November 5, 2021
University of Leeds, UK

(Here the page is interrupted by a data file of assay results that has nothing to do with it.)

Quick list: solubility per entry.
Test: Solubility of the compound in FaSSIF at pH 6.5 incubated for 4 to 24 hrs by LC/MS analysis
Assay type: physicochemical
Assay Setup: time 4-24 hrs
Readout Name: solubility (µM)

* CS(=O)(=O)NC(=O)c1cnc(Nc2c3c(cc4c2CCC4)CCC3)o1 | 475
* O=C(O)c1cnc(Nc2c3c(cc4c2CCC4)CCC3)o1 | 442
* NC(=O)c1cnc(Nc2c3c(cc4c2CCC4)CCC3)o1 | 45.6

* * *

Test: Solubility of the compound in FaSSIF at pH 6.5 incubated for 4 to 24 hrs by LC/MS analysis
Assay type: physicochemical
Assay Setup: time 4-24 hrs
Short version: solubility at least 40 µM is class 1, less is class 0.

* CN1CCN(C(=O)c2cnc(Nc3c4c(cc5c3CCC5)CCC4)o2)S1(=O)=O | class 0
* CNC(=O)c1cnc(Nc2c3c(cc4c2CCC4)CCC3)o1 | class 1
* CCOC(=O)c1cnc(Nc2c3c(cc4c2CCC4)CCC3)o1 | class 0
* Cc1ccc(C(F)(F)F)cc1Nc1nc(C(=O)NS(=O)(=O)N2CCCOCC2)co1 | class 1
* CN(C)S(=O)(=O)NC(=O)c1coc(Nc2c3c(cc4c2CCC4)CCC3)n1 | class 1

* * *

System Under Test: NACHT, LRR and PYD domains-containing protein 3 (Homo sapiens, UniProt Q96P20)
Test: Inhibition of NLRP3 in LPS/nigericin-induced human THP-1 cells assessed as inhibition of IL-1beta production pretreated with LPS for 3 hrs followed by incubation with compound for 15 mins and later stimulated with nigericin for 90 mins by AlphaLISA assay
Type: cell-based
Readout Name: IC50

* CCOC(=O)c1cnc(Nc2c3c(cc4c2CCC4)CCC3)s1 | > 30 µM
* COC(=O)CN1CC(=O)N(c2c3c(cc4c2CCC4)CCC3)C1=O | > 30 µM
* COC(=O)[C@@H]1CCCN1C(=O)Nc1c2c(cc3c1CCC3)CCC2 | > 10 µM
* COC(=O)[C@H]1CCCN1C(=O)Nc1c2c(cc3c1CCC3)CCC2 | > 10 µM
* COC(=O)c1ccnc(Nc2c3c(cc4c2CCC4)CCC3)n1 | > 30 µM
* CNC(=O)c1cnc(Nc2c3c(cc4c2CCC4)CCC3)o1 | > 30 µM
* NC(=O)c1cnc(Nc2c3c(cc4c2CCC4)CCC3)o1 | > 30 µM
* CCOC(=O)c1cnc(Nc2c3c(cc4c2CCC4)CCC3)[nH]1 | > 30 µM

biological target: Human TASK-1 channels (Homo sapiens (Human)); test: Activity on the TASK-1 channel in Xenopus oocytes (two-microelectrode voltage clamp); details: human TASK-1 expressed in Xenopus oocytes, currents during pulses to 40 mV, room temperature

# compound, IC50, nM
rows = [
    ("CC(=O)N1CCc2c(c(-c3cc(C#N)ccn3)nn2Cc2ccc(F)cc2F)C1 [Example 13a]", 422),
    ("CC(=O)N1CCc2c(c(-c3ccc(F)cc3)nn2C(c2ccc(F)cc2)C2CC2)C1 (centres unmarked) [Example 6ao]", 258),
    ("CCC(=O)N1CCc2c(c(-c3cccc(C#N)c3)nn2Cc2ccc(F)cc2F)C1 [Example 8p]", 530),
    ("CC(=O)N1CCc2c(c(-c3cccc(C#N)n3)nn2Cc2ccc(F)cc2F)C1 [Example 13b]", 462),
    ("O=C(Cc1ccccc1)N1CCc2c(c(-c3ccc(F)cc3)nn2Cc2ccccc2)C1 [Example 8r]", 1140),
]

Might plants be agents? This paper considers an attempt by Hans-Johann Glock (2019) to draw two important distinctions which might help us think about the bounds of agency. One is a distinction between ‘information-processing’, on the one hand and ‘behaviour’, on the other; and the second is a distinction between ‘mere’ behaviour and true agency. The way in which Glock draws and illustrates these distinctions suggests that although many non-human animals can pass the test for agency, on Glock’s view, plants cannot even meet the requirements for engaging in behaviour. I argue that Glock’s distinction lies open, dialectically speaking, to the charge of unjustified zoocentrism and that we need more argument if plants are to be safely positioned amongst the mere information-processors. In the second part of his paper, Glock further considers two different ways of drawing a distinction between agency, on the one hand, and ‘mere behaviour’ on the other – one based on the difference between rigid and flexible forms of activity; and the other based on the difference between creatures which possess both conative and cognitive representational states and those which do not. Glock argues for a conception of agents which is based on the second of these distinctions, and which suggests that true agents have wants which might outstrip their mere biological needs. I argue that it is unclear how to make Glock’s views consistent, given this approach. I end by suggesting that the first is in fact the more promising starting point for a successful conception of basic agency.